PuSh Fest 2011: Neworld Theatre’s “PodPlays”

The setting is Vancouver. The characters are the voices in your ear, and you, alone with your thoughts and your city. You and your fellow audience member(s) are made both identifiably together, and incredibly separate, by the headphones you’re wearing and the mp3 players in your hands.

You’re attending “PodPlays – The Quartet”, an aural theatrical experience offered by Neworld Theatre as part of this year’s PuSh International Performing Arts Festival. The 70-minute walking tour of Vancouver is accompanied by the voices and music you hear as you listen to the the PodPlay score on an mp3 player. The helpful Neworld representatives will give you a map before you head out but you’ll hardly need it since the PodPlay track will tell you where to go and when.

I was able to attend a preview of PodPlays on Sunday, January 16. It did not rain on me.

The show itself consists of four separate pieces, thematically bound together by Vancouver itself. I enjoyed some pieces more than others, though I think this had more to do with my subjective preference for certain themes and styles than any difference in the “goodness” of the pieces. One story in particular did arrest me, stop my breath for a moment, and make me fight back tears as it pulled me through Gastown, guided by those bodiless voices. The whole 70 min of walking really came down to a few exquisitely painful or beautiful moments like that one.

I have been living in the Lower Mainland since 2005, and in Vancouver proper since last spring. Podplays showed me parts of Vancouver I had never seen before, and even things I have seen hundreds of times over became new– illuminated and imbued with meaning by the stories in my ears. It helped that the sun was just breaking through after a rain: everything was wet and glistened like it had just been made (and all for me!) and the grey old world, just for 70 min, was unbearably bright. I fell in love with Vancouver all over again.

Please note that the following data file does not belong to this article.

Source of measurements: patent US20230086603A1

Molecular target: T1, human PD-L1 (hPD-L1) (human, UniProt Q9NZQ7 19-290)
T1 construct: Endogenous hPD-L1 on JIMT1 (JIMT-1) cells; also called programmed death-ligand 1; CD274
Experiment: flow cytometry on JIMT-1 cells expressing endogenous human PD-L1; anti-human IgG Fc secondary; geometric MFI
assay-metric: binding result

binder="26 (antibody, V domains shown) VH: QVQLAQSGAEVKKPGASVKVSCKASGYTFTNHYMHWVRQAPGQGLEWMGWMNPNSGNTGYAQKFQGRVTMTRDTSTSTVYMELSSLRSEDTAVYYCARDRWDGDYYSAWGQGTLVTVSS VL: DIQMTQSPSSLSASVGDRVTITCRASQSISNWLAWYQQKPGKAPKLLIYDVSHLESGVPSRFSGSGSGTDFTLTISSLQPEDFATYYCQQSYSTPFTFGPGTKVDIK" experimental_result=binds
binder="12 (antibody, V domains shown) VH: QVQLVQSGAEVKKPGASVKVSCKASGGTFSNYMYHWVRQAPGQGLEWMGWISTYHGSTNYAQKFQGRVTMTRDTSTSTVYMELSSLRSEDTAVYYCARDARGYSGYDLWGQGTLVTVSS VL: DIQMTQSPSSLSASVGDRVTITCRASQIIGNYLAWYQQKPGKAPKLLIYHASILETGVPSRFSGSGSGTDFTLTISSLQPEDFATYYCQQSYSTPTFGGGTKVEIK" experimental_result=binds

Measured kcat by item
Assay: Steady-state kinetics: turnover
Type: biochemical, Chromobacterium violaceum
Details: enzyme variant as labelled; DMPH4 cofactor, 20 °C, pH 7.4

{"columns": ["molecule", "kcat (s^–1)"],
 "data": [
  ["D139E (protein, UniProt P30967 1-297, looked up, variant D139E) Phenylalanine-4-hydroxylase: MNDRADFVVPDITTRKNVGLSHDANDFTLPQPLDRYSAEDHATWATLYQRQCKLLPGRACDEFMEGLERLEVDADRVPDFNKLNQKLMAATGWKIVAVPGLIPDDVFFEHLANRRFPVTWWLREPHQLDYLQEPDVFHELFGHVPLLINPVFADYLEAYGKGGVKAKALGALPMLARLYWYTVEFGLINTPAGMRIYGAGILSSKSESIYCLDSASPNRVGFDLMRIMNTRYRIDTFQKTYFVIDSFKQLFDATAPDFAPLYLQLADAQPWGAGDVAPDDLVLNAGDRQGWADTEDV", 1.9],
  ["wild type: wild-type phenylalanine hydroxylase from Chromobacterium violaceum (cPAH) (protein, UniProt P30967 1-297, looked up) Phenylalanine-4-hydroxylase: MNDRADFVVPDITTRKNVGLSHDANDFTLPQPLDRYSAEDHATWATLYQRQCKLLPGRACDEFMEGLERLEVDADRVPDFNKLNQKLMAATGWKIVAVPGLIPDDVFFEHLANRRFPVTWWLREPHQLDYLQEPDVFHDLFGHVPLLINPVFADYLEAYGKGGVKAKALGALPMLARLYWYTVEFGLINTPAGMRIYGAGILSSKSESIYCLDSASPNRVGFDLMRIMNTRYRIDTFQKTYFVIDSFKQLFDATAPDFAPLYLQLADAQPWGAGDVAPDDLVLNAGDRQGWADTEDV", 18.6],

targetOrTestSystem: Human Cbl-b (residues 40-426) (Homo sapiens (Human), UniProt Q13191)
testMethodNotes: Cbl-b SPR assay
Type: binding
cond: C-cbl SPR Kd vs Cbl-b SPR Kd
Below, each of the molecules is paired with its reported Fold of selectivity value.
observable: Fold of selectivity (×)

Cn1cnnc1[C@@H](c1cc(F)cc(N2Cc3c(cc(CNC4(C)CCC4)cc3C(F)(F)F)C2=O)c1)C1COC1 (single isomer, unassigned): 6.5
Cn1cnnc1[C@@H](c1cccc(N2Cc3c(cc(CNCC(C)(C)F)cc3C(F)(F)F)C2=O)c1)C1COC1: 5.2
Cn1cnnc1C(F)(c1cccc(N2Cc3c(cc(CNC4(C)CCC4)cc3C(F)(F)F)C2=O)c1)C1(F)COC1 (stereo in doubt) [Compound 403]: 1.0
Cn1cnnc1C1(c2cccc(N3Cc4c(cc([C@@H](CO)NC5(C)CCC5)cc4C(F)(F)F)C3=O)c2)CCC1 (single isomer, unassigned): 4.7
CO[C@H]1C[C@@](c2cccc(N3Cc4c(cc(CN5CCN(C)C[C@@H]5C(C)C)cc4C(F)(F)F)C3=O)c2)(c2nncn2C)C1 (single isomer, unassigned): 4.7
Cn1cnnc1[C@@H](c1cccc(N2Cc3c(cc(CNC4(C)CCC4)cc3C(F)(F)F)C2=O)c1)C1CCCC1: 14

More than just being directed to passively listen to the pieces as presented and follow the PodPlay directions, I felt the show was an invitation to indulge in my own thoughts and memories of Vancouver. An invitation to remember, for the rest of the time that I live here (and any time I visit should I ever choose to leave), that every piece of Vancouver that I have ever walked in has its story: the people who’ve walked here before, the buildings that used to be here before the ones that are here now, the forest that stood before that, and my story, only five year’s worth but no less important to me than any other.

I’m sure not everyone will have the same experience I did, though rain or shine you’ll certainly have an experience. The best way to find out what it will be for you is to go.

Go to PodPlays!

PodPlays run Fridays, Saturdays, and Sundays, noon – 4 p.m., January 21 to February 6. To book tickets call 604-602-0007 or e-mail podplays@neworldtheatre.com.

Neworld’s website has a description of each of the four pieces and more information about the show. I invite you to click here.

Things to remember if you are going to see PodPlays:

Call ahead to book a departure time. You may use your own mp3 player and headphones but if you do you will need to be e-mailed the sound file. If you want to use Neworld’s mp3 players and headphones, make sure they are available for the departure time you want.

PodPlays involves 70-minutes of walking, including stairs. If you have any concerns regarding this, I recommend contacting Neworld. Most of this walking takes place outside so check the weather forecast and bring an umbrella (unless you’re one of those hard core Vancouverites who don’t believe in umbrellas).

Full disclosure: I was able to see a preview of PodPlays because I will be volunteering as a route monitor for this Sunday’s performances. I was not asked or paid to blog about PodPlays, and I’m pretty sure no one at Neworld even knows that I have a blog.

If you do see “PodPlays – The Quartet” I’d love to hear from you. Leave a comment about which pieces you enjoyed the most (and why) or drop me a line at twitter.com/niftynotcool.

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